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by Evan James Sheldon

Here’s what might have happened:

Let’s say we were playing a game: sardines. It was in the church. Everything always happened in the church. Maybe that is helpful information. Probably not. Does it matter if it happened in a church? If God is everywhere, etc. Let’s say it didn’t happen there. Let’s say it was a mountain top. No. A grassy expanse. There are trees off to one side, big trees. They cast beautiful shadows that waver and dance in a warm breeze. Sometimes I am in shadow. Sometimes not. Everything could change in a moment. Or is it a moment that could change everything?

Let’s say that I was the one seeking, not the one being sought. In this version I was never hiding. There’s a wooden fence opposite the trees. The low, thick beams, weather worn and splintered, run horizontally between stocky posts. It is the kind of fence you can see through; the kind that doesn’t keep anything out. Just a marker that suggests but doesn’t enforce a boundary.

In this version, outside in the shade and sun, by the trees and the old fence, I am seeking. I go slow. Part of the fun is to be quick. To point out how adept you are. You thought I wouldn’t look here, didn’t you? But, I go slow. The other part of the joy is a rather wicked expectation; to draw it out and make them wait on you. A nervous, repressed giggle. Maybe I hear it with a soft intake of breath, a shuffling of shoes, the sound of cotton on denim. I round a tree and find her. She almost squeals, but there are other searchers. This is the thing about sardines: everyone is searching for everyone. When someone is found, you hide together.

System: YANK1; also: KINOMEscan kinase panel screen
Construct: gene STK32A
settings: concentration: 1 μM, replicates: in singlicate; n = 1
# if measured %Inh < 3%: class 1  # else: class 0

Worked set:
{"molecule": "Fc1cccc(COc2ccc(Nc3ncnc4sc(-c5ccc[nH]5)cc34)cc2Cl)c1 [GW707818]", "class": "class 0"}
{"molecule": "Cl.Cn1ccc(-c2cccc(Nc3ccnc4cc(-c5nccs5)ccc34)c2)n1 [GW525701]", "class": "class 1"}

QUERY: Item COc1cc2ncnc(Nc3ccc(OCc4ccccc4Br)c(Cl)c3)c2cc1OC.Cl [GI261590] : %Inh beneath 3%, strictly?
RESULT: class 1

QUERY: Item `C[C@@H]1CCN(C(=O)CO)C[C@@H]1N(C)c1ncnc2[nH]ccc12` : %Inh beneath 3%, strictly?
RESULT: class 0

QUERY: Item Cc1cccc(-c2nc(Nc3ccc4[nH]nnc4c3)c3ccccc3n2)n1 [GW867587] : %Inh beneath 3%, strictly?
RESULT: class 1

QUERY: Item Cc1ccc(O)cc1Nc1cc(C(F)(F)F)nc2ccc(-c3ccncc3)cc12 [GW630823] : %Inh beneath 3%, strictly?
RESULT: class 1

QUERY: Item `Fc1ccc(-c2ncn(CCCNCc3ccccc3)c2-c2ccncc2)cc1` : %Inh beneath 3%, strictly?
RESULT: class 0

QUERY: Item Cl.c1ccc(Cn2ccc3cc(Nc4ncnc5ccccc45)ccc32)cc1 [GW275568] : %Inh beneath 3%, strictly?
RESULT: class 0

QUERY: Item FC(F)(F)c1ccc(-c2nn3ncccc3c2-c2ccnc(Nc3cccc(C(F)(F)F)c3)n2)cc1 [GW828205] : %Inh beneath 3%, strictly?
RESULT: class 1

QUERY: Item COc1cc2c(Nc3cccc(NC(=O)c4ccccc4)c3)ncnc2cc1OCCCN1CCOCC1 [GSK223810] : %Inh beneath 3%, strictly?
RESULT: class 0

Let’s say she smiles and waves me over. I oblige quickly and snuggle in next to her, a leafy bush for cover. She smells like clean laundry and sunny sweat. She definitely doesn’t reek like too much cologne and stale cigs. Absolutely not. Let’s say I brush up against her arm. I look down, acknowledging the contact, then back up and our faces are nearly touching. I can feel her breath and she doesn’t pull away.

In this version, I lean in and it isn’t an awkward, terrifying, confusing moment. Or maybe it still is. Bang! Pow! Sparks fly! And then someone bursts through the underbrush and finds us, our lips still touching. She pulls away and turns the most beautiful shade of red because the blush is paired with a smile. I realize I am smiling, and the friend who interrupted is smiling too. And everyone is smiling and it is not horrible. Not in this version.

Let’s say that the three of us laugh together. No one is threatened or told that it was dark and they didn’t see what they thought they saw. In this version, no one is afraid. Ever.

Evan James Sheldon’s work has appeared in Flash Fiction Magazine and Dually Noted. He is a junior editor for Tethered by Letters.